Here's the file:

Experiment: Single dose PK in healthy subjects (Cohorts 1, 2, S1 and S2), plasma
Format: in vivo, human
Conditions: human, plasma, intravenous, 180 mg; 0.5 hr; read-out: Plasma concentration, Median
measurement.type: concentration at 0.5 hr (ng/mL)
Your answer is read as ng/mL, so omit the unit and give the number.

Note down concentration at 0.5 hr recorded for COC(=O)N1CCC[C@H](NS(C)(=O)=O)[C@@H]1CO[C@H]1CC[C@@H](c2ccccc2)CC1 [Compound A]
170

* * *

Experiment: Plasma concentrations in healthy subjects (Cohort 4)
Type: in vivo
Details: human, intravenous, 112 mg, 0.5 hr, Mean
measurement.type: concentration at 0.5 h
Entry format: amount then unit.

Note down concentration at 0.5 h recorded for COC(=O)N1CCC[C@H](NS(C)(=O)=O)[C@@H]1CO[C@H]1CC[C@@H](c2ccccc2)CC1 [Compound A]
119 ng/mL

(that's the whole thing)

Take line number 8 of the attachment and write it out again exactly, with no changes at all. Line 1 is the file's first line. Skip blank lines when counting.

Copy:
* * *